Nine Inch Nails - Year Zero
Ross Drummond 17/04/2007
Nine Inch Nails fans were somewhat taken aback with the announcement from Trent Reznor that they will be treated with a new record just 2 years after the commercial success of With Teeth. Although their is an abundance of EP's and remix CD's it's interesting to note that in their 15 + years existence, this is only the 5th NIN full length.
With usb sticks in various toilets across their european tour as well as hidden IP addresses on t-shirts and telephone numbers encoded in white noise, Fan forums have been at fever pitch with this clever viral marketing. So clever infact that the RIAA have put out a cease and desist on Reznor for leaking tracks off of his own album. Awesome.
Year Zero is part 1 of a 2 part concept revolving around the end of the world. The aforementioned IP addresses revealed toxic water websites and other frightening goings on. Talks of a film to coincide with the story is also rumored.
Upon first listening you are met with a record that feels like it hasn't had the 5 year studio treatment. Gone are the soundscapes from The Fragile and in their place are sparser arrangements, with the focus on serrated and processed guitar lines and filtered synthesizers.
Starting off with an instrumental and leading into 'The Beginning Of The End' there is a sentiment of Pretty Hate Machine in the songs. First single to be taken off the album 'Survivalism' has everything a NIN track should have, dirty processed guitars, drum machines and Reznor's quiet yet embittered vocal delivery with shifts to his higher pitched delivery and combo of loud mechanical drums and noise. It's a perfect blend that means those who aren't fans of NIN have something accessible to listen to.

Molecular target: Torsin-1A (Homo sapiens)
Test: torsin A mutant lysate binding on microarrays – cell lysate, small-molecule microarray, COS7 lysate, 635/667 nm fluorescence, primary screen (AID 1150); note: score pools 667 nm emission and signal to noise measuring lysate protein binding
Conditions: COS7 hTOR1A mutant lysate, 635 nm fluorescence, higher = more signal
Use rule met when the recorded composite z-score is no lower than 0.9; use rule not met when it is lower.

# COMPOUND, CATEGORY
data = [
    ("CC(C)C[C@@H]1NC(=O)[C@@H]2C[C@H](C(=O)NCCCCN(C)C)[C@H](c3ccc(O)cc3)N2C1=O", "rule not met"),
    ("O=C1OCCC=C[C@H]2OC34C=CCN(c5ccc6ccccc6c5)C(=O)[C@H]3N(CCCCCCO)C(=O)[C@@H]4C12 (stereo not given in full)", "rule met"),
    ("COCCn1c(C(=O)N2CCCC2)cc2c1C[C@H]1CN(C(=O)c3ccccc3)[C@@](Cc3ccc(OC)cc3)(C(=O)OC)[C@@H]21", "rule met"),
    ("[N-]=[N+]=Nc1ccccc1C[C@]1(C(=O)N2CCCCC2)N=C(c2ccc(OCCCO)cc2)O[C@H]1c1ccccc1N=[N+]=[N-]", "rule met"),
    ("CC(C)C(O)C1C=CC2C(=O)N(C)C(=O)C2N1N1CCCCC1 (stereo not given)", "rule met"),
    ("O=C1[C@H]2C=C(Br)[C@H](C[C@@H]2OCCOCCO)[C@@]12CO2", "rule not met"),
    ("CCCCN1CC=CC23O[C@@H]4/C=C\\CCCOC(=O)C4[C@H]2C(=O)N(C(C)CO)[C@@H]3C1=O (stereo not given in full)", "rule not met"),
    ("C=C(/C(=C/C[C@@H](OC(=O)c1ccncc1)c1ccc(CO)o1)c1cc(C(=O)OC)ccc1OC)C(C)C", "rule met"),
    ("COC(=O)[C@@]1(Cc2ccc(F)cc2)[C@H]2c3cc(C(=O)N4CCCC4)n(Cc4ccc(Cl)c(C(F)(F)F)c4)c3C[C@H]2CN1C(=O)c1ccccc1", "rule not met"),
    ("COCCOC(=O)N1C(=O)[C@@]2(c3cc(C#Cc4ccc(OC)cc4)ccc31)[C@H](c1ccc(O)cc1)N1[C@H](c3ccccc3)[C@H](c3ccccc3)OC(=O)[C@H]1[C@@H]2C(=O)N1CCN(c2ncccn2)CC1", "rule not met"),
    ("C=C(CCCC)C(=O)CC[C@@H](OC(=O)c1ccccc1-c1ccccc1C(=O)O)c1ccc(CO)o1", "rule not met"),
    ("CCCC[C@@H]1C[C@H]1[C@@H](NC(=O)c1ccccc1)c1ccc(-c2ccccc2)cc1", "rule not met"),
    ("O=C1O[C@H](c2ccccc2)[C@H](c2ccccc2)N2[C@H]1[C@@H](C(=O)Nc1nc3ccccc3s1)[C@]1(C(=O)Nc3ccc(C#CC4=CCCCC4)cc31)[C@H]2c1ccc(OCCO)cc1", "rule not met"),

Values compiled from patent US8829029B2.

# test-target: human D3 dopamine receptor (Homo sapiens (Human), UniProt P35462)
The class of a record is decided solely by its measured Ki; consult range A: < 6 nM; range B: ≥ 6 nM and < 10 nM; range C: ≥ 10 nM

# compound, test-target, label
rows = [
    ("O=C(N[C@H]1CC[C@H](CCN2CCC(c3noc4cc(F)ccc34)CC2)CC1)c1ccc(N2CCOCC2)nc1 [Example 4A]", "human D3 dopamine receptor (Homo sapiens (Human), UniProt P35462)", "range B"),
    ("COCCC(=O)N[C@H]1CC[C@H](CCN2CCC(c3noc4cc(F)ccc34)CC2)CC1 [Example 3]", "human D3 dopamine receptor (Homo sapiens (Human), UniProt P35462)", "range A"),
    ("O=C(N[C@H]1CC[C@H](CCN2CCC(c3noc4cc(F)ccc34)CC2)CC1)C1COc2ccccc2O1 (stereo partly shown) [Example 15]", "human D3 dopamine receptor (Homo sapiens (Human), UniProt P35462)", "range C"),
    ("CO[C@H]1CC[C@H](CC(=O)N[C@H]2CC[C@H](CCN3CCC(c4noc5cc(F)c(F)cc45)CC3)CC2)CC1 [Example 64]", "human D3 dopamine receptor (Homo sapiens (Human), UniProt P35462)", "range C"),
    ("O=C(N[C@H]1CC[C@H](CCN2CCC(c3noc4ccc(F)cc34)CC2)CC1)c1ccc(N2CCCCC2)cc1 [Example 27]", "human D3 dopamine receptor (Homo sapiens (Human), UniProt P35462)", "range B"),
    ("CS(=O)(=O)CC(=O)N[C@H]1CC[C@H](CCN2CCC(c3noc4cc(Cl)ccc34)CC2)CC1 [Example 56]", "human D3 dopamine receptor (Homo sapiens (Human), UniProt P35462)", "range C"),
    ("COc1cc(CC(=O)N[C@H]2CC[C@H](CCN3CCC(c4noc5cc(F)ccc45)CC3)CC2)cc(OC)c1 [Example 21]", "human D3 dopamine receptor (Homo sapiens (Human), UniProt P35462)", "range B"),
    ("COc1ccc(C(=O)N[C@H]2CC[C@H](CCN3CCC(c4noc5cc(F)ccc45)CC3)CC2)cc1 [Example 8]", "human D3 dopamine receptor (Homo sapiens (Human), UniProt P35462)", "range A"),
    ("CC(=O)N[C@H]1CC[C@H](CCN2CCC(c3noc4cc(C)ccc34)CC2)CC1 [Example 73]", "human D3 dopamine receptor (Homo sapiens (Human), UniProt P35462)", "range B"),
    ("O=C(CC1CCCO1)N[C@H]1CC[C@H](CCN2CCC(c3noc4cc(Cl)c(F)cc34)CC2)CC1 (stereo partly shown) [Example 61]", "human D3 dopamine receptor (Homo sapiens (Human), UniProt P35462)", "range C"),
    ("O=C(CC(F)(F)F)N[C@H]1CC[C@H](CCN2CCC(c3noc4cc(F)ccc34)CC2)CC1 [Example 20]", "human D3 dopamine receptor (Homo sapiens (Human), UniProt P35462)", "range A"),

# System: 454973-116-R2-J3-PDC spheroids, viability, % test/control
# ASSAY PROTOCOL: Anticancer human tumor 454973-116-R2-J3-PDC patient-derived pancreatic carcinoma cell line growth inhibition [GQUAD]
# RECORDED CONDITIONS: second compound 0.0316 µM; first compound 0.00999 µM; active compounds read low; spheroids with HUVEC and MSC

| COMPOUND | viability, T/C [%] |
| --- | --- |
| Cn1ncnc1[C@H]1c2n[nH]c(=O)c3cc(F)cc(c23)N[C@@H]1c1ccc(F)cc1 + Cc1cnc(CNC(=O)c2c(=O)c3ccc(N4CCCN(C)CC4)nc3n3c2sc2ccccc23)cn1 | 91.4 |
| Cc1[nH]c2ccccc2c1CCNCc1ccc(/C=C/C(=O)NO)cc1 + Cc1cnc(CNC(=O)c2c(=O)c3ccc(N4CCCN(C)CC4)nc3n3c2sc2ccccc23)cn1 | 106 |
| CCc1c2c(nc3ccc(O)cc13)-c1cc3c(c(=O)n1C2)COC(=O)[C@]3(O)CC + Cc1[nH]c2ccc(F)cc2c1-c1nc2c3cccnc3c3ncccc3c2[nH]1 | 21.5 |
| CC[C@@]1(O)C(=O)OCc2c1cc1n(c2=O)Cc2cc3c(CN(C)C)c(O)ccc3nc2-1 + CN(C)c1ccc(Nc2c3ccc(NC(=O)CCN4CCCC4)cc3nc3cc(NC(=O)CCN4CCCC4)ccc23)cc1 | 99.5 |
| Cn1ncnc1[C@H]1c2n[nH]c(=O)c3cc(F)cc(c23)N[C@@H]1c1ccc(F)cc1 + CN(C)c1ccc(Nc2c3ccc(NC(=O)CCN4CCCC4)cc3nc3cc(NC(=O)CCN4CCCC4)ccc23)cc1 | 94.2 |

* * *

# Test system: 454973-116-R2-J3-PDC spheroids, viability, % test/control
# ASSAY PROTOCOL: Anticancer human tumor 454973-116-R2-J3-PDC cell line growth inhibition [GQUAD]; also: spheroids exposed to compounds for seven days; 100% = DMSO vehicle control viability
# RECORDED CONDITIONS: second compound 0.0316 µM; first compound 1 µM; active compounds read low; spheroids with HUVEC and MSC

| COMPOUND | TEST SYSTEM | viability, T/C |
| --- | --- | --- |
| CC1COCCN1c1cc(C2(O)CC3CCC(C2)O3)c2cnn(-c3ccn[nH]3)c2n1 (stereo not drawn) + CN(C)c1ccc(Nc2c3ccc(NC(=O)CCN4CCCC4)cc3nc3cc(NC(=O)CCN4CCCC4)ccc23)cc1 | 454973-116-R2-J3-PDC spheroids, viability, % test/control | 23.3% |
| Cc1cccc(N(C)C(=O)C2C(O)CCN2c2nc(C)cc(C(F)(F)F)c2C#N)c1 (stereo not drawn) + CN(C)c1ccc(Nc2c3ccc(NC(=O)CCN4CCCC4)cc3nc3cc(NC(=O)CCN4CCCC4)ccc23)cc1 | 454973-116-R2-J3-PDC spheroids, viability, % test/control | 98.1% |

With 15 tracks and an hour in length their are some slumps in the quality, however tracks such as 'The Great Destroyer' which sees Reznor proclaim“I am the great destroyer!” more than make up for it. 'Vessel', 'Me I'm Not' and 'Capitol G' which run consecutively after another also are brilliant the latter having an almost 80's style drum beat and see's Reznor take on the view of a political leader “Don't Really give a shit about the heat in Guantanamo/don't really see what the fuss is about” What could have come across as a gimmick is impressive and the best track on the record.
Year Zero is a powerful concept and one that will be interesting to see unfold. Though it might not attract many new fans current ones won't be disappointed and those whom were worried about the shortness between records should rest easy. Go get it, even if you don't like NIN the CD changes color when you play it.